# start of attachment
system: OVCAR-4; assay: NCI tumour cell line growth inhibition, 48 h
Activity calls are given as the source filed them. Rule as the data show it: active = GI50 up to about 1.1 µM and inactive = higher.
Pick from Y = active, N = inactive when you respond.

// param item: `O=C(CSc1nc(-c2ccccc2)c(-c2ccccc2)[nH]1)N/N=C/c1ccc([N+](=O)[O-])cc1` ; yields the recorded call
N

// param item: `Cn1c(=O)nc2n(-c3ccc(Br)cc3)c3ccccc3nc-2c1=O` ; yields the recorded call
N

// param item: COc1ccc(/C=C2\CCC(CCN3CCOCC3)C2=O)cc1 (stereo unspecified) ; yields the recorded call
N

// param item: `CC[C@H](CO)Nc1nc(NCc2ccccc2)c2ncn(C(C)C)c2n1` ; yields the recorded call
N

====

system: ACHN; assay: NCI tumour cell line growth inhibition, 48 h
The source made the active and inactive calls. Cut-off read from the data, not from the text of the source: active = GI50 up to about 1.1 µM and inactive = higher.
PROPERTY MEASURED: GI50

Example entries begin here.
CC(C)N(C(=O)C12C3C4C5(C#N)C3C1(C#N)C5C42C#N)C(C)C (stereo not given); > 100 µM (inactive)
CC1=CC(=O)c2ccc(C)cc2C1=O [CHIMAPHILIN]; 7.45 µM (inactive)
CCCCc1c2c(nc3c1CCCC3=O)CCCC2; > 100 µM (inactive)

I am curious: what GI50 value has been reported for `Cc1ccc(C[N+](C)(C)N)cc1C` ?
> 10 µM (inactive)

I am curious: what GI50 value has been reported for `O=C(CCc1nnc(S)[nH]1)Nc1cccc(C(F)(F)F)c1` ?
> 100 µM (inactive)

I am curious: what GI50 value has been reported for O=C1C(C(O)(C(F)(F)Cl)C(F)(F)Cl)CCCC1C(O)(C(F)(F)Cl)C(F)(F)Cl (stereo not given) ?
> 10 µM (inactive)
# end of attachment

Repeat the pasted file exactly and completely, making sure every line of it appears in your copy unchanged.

system: OVCAR-4; assay: NCI tumour cell line growth inhibition, 48 h
Activity calls are given as the source filed them. Rule as the data show it: active = GI50 up to about 1.1 µM and inactive = higher.
Pick from Y = active, N = inactive when you respond.

// param item: `O=C(CSc1nc(-c2ccccc2)c(-c2ccccc2)[nH]1)N/N=C/c1ccc([N+](=O)[O-])cc1` ; yields the recorded call
N

// param item: `Cn1c(=O)nc2n(-c3ccc(Br)cc3)c3ccccc3nc-2c1=O` ; yields the recorded call
N

// param item: COc1ccc(/C=C2\CCC(CCN3CCOCC3)C2=O)cc1 (stereo unspecified) ; yields the recorded call
N

// param item: `CC[C@H](CO)Nc1nc(NCc2ccccc2)c2ncn(C(C)C)c2n1` ; yields the recorded call
N

====

system: ACHN; assay: NCI tumour cell line growth inhibition, 48 h
The source made the active and inactive calls. Cut-off read from the data, not from the text of the source: active = GI50 up to about 1.1 µM and inactive = higher.
PROPERTY MEASURED: GI50

Example entries begin here.
CC(C)N(C(=O)C12C3C4C5(C#N)C3C1(C#N)C5C42C#N)C(C)C (stereo not given); > 100 µM (inactive)
CC1=CC(=O)c2ccc(C)cc2C1=O [CHIMAPHILIN]; 7.45 µM (inactive)
CCCCc1c2c(nc3c1CCCC3=O)CCCC2; > 100 µM (inactive)

I am curious: what GI50 value has been reported for `Cc1ccc(C[N+](C)(C)N)cc1C` ?
> 10 µM (inactive)

I am curious: what GI50 value has been reported for `O=C(CCc1nnc(S)[nH]1)Nc1cccc(C(F)(F)F)c1` ?
> 100 µM (inactive)

I am curious: what GI50 value has been reported for O=C1C(C(O)(C(F)(F)Cl)C(F)(F)Cl)CCCC1C(O)(C(F)(F)Cl)C(F)(F)Cl (stereo not given) ?
> 10 µM (inactive)